Established in 1974, The H & R Block Foundation seeks to improve the quality of life by responding to the needs of people and communities through thoughtful, innovative, and responsible philanthropy. The Foundation provides grants through three distribution areas:
H&R Block Associates
Since inception, the Foundation has supported H&R Block associates' community involvement. In 1975, the Matching Gift program was launched to supplement associates' commitment to education by matching their contributions to private secondary schools, colleges, and universities. Recognizing that not every associate can make monetary donations, in 1993, the Foundation launched the Cash for Champions program recognizing volunteerism by providing a cash donation to honor associates' commitment to nonprofit organizations.
Additionally, in 1985, the Foundation started presenting Outstanding Community Service Awards to H&R Block headquarter associates for their volunteer commitment to non-profit organizations in Kansas City. In 2000, the program was expanded to recognize associates from across the country for their service to their communities.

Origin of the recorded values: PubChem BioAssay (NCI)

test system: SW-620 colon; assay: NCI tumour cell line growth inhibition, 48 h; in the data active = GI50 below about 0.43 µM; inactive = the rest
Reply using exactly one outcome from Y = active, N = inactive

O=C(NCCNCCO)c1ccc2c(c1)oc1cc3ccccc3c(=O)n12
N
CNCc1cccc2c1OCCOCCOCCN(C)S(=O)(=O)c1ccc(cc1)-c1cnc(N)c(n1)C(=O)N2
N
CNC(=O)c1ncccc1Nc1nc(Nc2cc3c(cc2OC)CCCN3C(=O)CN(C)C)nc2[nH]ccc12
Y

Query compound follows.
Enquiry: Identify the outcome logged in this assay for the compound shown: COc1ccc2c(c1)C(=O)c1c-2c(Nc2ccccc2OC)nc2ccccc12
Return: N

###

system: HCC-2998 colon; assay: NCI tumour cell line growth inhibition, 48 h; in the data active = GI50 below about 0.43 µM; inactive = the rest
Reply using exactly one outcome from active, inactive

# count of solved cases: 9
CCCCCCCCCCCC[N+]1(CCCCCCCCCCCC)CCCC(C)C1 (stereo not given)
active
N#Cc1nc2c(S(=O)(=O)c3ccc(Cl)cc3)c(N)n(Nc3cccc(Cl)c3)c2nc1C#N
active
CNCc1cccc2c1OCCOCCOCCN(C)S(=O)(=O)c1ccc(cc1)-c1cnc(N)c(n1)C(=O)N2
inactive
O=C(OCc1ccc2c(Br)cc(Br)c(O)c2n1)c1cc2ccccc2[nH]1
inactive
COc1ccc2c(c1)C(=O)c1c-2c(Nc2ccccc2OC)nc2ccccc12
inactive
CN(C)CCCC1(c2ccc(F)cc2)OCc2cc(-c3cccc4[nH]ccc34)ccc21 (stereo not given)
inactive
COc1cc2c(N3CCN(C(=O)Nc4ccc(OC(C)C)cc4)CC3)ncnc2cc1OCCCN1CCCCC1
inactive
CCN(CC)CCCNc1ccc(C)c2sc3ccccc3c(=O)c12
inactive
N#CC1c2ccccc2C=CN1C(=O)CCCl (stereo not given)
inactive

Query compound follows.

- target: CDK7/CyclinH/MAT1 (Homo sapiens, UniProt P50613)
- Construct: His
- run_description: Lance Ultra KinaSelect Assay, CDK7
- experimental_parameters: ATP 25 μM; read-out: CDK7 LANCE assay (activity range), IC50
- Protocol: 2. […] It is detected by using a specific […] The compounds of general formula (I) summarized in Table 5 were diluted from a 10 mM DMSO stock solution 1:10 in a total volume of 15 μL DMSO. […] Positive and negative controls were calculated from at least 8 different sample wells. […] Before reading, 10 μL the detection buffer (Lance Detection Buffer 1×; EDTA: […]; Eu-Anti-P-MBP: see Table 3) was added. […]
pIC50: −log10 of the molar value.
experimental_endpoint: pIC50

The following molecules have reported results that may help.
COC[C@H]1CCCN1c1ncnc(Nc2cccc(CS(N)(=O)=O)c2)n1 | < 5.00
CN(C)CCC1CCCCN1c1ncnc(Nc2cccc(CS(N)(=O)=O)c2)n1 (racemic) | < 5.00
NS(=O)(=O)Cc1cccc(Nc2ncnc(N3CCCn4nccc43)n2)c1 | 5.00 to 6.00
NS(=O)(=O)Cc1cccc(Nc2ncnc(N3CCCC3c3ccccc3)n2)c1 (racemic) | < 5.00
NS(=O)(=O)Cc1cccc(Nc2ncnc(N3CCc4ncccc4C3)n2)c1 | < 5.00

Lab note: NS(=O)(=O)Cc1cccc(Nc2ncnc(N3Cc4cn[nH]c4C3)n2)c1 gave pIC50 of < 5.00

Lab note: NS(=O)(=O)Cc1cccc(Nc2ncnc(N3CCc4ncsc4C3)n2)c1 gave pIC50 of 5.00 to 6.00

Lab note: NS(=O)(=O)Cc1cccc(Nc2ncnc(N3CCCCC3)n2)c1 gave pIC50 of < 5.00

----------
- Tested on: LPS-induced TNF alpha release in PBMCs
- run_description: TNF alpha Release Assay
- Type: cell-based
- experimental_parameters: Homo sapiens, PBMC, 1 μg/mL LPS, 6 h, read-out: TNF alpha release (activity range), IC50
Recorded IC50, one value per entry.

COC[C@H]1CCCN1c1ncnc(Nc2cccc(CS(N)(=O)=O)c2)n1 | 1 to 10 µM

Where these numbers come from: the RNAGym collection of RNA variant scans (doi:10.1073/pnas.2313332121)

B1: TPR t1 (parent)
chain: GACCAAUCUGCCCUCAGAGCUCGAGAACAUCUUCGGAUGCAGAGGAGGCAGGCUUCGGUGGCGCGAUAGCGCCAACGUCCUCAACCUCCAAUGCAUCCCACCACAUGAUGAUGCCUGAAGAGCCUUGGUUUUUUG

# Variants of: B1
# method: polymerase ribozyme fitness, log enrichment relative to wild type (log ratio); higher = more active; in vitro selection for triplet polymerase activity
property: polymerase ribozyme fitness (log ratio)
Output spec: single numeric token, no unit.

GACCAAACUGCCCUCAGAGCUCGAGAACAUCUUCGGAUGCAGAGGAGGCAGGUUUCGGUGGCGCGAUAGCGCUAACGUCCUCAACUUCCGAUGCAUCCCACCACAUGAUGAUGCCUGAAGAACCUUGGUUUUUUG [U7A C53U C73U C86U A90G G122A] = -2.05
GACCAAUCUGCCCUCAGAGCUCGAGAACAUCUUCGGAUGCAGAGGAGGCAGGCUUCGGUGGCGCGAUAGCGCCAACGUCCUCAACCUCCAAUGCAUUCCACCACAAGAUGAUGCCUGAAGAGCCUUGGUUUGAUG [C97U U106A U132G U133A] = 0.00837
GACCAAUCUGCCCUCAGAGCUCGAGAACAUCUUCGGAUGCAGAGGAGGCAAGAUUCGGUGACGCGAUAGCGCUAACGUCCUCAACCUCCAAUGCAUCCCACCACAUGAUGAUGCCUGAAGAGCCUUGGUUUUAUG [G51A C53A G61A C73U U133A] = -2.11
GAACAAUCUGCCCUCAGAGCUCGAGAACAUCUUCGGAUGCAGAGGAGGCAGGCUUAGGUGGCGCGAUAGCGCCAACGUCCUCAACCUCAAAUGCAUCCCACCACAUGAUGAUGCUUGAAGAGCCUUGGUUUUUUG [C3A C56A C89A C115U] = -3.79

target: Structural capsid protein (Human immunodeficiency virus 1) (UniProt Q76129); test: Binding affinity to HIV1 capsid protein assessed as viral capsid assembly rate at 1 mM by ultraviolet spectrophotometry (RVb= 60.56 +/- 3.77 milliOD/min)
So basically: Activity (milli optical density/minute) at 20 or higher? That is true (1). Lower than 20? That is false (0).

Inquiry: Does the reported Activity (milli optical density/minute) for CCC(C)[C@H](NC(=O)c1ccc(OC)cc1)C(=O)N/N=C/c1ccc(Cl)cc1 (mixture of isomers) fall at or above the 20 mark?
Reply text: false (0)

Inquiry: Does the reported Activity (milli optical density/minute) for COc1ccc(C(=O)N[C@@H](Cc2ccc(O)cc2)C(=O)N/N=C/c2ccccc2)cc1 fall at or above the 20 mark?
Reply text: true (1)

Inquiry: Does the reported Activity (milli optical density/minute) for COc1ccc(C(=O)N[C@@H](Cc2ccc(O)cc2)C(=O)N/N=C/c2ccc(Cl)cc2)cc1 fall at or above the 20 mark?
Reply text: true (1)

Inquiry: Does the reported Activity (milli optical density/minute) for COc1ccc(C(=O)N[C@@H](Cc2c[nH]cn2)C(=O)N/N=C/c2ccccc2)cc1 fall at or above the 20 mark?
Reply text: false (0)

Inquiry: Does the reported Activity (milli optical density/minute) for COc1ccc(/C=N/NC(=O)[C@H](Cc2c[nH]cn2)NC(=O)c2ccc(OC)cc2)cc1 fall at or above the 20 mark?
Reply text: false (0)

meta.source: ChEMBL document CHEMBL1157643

Its commitment to serving low-income, underserved individuals and improving the quality of life in Kansas City is evident in the Foundation's community grantmaking. The Foundation has provided millions of dollars to nonprofit organizations in the following areas:
- Arts & Culture - improve access to the arts for all people
- Neighborhood Revitalization - build stable neighborhoods and communities
- Education - offer diverse learning opportunities for all ages
- Health & Human Service - increase access to services that respond to individuals' physical and emotional needs
In 2001, in honor of Henry's retirement from the board of H&R Block, Inc., the Foundation presented two gifts to Kansas City. First, was the Henry Wollman Bloch Fountain, which is a fountain located in front of the Kansas City icon, Union Station. Second, was the Henry W. Bloch Scholars program. Each year, this program provides a total of 90 non-traditional urban students the opportunity to earn their associate degree at MCC-Penn Valley or Donnelly College, and then transfer to University of Missouri-Kansas City to complete their bachelor's degrees.